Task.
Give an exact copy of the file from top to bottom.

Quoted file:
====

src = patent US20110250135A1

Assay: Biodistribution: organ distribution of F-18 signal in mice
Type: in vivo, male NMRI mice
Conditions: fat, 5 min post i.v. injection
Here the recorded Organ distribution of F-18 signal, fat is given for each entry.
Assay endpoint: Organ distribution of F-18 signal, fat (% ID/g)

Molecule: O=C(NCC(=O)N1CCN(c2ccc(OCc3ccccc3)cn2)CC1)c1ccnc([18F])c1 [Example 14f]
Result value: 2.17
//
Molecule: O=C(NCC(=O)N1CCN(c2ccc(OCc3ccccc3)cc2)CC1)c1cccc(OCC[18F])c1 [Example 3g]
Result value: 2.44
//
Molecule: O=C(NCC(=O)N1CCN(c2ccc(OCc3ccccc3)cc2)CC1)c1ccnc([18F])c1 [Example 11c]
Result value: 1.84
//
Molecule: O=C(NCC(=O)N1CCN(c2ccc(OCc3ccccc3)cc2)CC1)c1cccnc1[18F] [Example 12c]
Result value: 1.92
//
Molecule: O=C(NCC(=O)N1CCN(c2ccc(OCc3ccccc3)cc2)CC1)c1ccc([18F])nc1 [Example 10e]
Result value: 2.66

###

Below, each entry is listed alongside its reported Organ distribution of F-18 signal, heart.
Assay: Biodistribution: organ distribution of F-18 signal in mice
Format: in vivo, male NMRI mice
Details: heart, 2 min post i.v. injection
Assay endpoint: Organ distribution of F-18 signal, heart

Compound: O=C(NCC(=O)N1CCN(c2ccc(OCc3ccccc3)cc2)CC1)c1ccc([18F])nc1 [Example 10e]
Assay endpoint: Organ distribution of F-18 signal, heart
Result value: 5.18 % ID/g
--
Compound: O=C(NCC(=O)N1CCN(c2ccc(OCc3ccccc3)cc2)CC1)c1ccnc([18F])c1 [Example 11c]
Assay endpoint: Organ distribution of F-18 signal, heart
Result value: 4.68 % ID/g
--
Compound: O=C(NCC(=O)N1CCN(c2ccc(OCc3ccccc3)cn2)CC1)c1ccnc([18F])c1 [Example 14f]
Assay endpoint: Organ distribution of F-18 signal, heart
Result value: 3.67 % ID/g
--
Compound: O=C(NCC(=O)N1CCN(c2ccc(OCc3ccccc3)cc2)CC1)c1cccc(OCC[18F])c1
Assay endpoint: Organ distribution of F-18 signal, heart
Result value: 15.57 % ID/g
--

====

src = patent US20110250135A1

Assay: Biodistribution: organ distribution of F-18 signal in mice
Type: in vivo, male NMRI mice
Conditions: fat, 5 min post i.v. injection
Here the recorded Organ distribution of F-18 signal, fat is given for each entry.
Assay endpoint: Organ distribution of F-18 signal, fat (% ID/g)

Molecule: O=C(NCC(=O)N1CCN(c2ccc(OCc3ccccc3)cn2)CC1)c1ccnc([18F])c1 [Example 14f]
Result value: 2.17
//
Molecule: O=C(NCC(=O)N1CCN(c2ccc(OCc3ccccc3)cc2)CC1)c1cccc(OCC[18F])c1 [Example 3g]
Result value: 2.44
//
Molecule: O=C(NCC(=O)N1CCN(c2ccc(OCc3ccccc3)cc2)CC1)c1ccnc([18F])c1 [Example 11c]
Result value: 1.84
//
Molecule: O=C(NCC(=O)N1CCN(c2ccc(OCc3ccccc3)cc2)CC1)c1cccnc1[18F] [Example 12c]
Result value: 1.92
//
Molecule: O=C(NCC(=O)N1CCN(c2ccc(OCc3ccccc3)cc2)CC1)c1ccc([18F])nc1 [Example 10e]
Result value: 2.66

###

Below, each entry is listed alongside its reported Organ distribution of F-18 signal, heart.
Assay: Biodistribution: organ distribution of F-18 signal in mice
Format: in vivo, male NMRI mice
Details: heart, 2 min post i.v. injection
Assay endpoint: Organ distribution of F-18 signal, heart

Compound: O=C(NCC(=O)N1CCN(c2ccc(OCc3ccccc3)cc2)CC1)c1ccc([18F])nc1 [Example 10e]
Assay endpoint: Organ distribution of F-18 signal, heart
Result value: 5.18 % ID/g
--
Compound: O=C(NCC(=O)N1CCN(c2ccc(OCc3ccccc3)cc2)CC1)c1ccnc([18F])c1 [Example 11c]
Assay endpoint: Organ distribution of F-18 signal, heart
Result value: 4.68 % ID/g
--
Compound: O=C(NCC(=O)N1CCN(c2ccc(OCc3ccccc3)cn2)CC1)c1ccnc([18F])c1 [Example 14f]
Assay endpoint: Organ distribution of F-18 signal, heart
Result value: 3.67 % ID/g
--
Compound: O=C(NCC(=O)N1CCN(c2ccc(OCc3ccccc3)cc2)CC1)c1cccc(OCC[18F])c1
Assay endpoint: Organ distribution of F-18 signal, heart
Result value: 15.57 % ID/g
--